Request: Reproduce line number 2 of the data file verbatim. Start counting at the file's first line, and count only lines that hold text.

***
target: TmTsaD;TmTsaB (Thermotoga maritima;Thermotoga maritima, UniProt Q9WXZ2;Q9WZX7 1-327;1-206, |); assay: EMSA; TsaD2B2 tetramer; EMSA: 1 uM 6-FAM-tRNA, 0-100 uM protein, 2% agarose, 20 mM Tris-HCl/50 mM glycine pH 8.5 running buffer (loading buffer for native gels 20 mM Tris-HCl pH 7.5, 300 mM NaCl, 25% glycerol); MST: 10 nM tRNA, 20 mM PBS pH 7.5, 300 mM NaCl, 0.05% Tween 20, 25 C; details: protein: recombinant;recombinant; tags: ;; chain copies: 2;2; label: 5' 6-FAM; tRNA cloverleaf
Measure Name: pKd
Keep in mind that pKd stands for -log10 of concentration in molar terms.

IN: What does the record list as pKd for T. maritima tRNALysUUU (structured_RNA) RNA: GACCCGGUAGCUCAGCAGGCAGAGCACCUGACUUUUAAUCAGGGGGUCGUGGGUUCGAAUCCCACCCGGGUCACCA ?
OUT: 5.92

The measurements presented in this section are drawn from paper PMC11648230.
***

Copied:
Measure Name: pKd